French director Alice Guy-Blaché is celebrated in Pamela B. Green’s fast-paced documentary
The result of a successful Kickstarter campaign and a director’s dogged research, Be Natural: The Untold Story of Alice Guy-Blaché delves into the life and work of the first woman director, a French employee at Gaumont named Alice. From her first glimpse of motion pictures, she felt drawn to work with them. She made her first short in 1896, one of the earliest examples of narrative film.
In the documentary now out on VOD and DVD from Kino Lorber, Jodie Foster narrates the events of Guy-Blaché’s life; silhouettes and digital animation of archived materials illustrate her story. Director Pamela D. Green’s investigation process is shown, a fast-paced collection of Skype calls to possible descendants of the French filmmaker. The feature speeds through decades of Guy-Blaché’s history, using clips from her original work when available. There’s even footage of Guy-Blaché directing one of her silent shorts.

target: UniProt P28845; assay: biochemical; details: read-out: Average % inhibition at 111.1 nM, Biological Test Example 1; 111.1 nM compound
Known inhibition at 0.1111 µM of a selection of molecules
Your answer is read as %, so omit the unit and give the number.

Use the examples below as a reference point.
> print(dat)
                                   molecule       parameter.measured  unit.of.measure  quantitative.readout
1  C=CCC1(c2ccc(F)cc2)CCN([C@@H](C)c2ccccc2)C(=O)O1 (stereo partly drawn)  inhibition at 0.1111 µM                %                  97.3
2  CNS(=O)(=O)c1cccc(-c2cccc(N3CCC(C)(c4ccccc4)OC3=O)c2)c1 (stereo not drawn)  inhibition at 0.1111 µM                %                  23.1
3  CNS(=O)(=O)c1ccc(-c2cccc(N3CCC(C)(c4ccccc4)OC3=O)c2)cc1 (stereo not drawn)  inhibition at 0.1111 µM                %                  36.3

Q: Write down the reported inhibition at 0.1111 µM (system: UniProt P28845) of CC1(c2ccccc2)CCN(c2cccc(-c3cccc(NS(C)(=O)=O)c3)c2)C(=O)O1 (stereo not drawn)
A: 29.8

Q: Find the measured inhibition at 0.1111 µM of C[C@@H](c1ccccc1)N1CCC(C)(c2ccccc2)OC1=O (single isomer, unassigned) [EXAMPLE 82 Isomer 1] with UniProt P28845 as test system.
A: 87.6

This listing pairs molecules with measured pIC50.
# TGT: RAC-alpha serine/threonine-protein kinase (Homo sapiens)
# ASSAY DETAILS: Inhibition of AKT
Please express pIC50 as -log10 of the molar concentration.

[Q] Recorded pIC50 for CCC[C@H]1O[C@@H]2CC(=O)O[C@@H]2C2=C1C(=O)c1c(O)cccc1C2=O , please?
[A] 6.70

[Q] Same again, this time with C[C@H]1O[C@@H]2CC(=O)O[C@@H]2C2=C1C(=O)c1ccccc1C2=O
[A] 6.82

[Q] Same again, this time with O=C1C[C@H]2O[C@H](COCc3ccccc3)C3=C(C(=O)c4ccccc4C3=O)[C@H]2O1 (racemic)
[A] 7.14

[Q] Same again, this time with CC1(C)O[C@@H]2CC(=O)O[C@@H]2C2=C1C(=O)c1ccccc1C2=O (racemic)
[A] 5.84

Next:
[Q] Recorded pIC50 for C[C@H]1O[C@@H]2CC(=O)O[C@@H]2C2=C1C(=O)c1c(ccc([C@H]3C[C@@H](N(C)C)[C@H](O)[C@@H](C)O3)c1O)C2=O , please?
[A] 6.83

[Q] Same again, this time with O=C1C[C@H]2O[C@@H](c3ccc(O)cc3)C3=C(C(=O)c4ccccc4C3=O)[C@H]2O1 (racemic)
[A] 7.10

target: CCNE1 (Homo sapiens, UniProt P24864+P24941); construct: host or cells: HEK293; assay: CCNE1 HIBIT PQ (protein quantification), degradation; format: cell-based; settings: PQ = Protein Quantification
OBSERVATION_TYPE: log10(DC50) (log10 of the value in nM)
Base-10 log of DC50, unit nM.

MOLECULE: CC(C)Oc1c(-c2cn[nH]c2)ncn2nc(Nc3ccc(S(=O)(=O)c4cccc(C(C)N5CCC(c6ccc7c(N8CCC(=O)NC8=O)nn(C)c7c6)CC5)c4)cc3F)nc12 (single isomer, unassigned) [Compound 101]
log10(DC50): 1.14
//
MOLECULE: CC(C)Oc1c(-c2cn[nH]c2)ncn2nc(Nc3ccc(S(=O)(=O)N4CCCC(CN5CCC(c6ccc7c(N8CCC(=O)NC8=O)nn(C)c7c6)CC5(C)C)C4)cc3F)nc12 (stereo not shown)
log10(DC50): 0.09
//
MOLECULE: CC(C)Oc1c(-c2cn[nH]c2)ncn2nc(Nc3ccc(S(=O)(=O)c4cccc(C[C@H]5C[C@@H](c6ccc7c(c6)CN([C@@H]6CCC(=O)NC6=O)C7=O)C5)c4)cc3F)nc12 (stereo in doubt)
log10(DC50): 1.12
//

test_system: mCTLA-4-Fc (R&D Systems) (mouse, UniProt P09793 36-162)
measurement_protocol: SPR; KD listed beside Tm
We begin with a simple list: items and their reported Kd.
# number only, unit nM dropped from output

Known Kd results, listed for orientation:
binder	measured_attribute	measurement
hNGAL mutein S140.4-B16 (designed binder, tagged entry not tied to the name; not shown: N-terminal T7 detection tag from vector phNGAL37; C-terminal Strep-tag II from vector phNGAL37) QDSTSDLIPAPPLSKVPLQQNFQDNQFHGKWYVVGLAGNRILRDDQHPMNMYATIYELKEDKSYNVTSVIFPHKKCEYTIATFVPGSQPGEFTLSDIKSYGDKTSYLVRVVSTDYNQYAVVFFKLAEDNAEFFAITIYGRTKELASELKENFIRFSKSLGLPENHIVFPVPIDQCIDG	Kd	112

After taking a trip for Gaumont to the states, she and her husband decided to stay, founding a studio named Solax in New Jersey. The early work she did for Gaumont was for commercial purposes — to help exhibit equipment the business made.
As a result of that, she had no rights to her own works for the company. Green’s film shows the fierceness of her fight for authorship in her later years, as film history books wrongly attribute her shorts to male directors and ignore her contributions. It was like she was pointedly forgotten by the canon in her own lifetime.
Green talked to numerous modern actors and directors, so we hear how many of them were already familiar with Guy-Blaché (not many). The French director’s impact on other prestigious filmmakers, such as Eisenstein, is explored. Be Natural: The Untold Story of Alice Guy-Blaché reminds the viewer there are still neglected histories of marginalized voices yet to be amplified. In her engaging documentary, Green (re)introduces us to one and inspires us to search out others.
Be Natural: The Untold Story of Alice Guy-Blaché is available on DVD from Kino Lorber.